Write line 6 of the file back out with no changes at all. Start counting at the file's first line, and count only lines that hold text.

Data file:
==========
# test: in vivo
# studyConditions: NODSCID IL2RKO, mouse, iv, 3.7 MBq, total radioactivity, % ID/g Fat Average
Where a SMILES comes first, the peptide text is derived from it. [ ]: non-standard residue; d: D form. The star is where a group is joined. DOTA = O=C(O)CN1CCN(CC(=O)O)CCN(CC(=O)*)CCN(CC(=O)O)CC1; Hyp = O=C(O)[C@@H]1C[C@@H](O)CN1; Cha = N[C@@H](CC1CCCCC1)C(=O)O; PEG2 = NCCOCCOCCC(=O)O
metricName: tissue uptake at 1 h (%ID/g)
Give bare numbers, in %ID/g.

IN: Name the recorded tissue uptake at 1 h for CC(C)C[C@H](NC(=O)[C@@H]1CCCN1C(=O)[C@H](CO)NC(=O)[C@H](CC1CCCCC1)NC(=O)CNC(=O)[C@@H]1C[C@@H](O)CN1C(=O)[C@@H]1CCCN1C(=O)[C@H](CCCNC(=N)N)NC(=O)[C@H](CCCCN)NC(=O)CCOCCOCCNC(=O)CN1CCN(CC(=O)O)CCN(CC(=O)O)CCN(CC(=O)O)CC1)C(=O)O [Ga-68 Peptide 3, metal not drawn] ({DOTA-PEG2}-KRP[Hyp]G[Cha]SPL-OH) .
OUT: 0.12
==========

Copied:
IN: Name the recorded tissue uptake at 1 h for CC(C)C[C@H](NC(=O)[C@@H]1CCCN1C(=O)[C@H](CO)NC(=O)[C@H](CC1CCCCC1)NC(=O)CNC(=O)[C@@H]1C[C@@H](O)CN1C(=O)[C@@H]1CCCN1C(=O)[C@H](CCCNC(=N)N)NC(=O)[C@H](CCCCN)NC(=O)CCOCCOCCNC(=O)CN1CCN(CC(=O)O)CCN(CC(=O)O)CCN(CC(=O)O)CC1)C(=O)O [Ga-68 Peptide 3, metal not drawn] ({DOTA-PEG2}-KRP[Hyp]G[Cha]SPL-OH) .